Israel 2011 — Day 5 — Haifa & the Coast

Today involved a lot of driving. From our hotel we headed for the coastal city of Haifa: Israel’s busiest port on the Mediterranean Sea. We first visited the magnificent Bahai Gardens & Shrine, the centerpiece of the Bahai religion, the world’s newest monotheistic religion. The┬áBahai people believe that all the major world religions are manifestations of the presence of God, so Buddha, Mohammed, Jesus, and Elijah, for example, are all related and connected since their messages are so similar.

The gardens are incredibly manicured: they consist of 18 terraces of hanging gardens,

Bahai Gardens

along with stone eagles and peacocks. The golden-domed shrine contains the remains of “Bab,” the second leader of the sect.

Bahai Shriney

Nearby is a Carmelite Monastery, built over the caves where the prophet Elijah hid from the cruel and calculating King Ahab & Queen Jezebel. Father John said Mass here, in St Elijah Church.

Next we drove to the highest point in the Carmel Mountains, to another Carmelite property, commemorating the victory of Elijah over the prophets of Baal. Here there is an imposing statue of Elijah, slaying the Baal prophets after his victory. The site is known as Muhraqa.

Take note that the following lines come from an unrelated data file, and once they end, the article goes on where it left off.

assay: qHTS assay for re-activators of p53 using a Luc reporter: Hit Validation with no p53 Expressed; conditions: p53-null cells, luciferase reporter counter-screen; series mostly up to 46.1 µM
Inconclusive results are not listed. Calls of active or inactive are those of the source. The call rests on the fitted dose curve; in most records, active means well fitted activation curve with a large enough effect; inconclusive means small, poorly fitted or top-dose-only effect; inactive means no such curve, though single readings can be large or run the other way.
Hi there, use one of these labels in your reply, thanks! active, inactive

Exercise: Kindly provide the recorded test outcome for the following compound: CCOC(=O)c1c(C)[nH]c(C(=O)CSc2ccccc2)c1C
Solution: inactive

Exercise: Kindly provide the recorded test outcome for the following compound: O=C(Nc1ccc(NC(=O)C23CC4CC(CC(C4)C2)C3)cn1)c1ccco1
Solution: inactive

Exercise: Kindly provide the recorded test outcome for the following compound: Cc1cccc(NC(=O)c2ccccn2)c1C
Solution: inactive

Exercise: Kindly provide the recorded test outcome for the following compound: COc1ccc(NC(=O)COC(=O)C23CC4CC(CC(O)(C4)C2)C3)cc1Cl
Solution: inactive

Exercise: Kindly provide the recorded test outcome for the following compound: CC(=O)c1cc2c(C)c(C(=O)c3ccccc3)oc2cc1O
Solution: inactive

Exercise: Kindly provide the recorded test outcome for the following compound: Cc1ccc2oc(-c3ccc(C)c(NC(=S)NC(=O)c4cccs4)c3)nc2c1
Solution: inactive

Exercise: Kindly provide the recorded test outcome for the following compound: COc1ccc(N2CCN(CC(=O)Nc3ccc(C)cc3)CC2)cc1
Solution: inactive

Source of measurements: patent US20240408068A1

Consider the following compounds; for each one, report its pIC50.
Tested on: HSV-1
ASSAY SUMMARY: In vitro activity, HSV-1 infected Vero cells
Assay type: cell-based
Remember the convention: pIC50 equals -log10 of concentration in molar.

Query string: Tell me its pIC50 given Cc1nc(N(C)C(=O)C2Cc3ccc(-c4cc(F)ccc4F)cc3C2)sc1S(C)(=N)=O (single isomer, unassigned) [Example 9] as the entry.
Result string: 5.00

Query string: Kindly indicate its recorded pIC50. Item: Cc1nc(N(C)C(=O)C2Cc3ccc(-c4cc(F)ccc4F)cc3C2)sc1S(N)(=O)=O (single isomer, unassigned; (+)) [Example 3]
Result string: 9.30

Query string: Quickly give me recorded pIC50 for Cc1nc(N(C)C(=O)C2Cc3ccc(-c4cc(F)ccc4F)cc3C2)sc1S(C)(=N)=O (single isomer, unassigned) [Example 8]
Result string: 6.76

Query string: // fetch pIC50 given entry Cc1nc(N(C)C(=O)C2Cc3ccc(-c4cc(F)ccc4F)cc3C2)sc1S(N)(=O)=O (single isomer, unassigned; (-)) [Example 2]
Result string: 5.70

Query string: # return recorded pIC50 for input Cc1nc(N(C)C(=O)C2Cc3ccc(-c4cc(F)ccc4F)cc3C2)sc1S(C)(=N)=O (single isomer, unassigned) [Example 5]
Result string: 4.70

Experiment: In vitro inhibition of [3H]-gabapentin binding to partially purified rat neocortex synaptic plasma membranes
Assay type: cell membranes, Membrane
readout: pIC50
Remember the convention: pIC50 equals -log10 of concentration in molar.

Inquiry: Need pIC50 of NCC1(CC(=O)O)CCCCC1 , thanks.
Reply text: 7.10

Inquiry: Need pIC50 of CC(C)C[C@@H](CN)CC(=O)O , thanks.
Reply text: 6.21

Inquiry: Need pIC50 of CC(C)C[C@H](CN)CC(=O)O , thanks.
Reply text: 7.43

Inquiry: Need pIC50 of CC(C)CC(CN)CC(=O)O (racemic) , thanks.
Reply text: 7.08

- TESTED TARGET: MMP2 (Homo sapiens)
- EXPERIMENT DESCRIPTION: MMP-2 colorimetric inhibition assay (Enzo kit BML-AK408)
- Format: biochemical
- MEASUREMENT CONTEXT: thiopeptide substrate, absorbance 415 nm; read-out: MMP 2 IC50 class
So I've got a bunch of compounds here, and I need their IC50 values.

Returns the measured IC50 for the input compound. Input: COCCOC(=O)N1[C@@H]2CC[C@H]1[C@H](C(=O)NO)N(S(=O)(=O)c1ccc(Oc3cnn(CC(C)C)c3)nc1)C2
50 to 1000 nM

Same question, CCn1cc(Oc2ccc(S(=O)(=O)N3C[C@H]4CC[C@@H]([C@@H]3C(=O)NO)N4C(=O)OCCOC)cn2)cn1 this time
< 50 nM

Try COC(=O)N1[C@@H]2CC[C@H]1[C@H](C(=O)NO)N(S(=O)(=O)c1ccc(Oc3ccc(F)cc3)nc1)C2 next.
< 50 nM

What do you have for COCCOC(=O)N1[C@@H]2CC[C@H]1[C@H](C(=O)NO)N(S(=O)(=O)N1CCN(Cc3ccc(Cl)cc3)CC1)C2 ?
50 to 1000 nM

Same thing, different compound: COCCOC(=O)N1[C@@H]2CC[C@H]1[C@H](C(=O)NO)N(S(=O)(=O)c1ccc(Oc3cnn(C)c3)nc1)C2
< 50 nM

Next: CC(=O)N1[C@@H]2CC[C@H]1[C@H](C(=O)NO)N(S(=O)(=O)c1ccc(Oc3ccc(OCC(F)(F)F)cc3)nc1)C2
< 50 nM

Statue of Elijah

After a very nice and inexpensive lunch at a Lebanese restaurant (Layala el Karmel), we headed for Caesarea, a Roman city built by King Herod (completed around 10 BC). The city is now in ruins, but we explored its history with a well-done film and a walk through the site. Notable structures of the city include the Amphitheater, still in use today for various entertainment events,

Caesarea Amphitheater

the Hippodrome, a huge oval arena where chariot races, etc were held,

Hippodrome

the Druze Tower, which once served as a lighthouse.

Druze Tower

Nearby, we stopped briefly at the Roman Aqueduct (remarkably well-preserved) which supplied the city of Caesarea with water.

Roman Aqueduct

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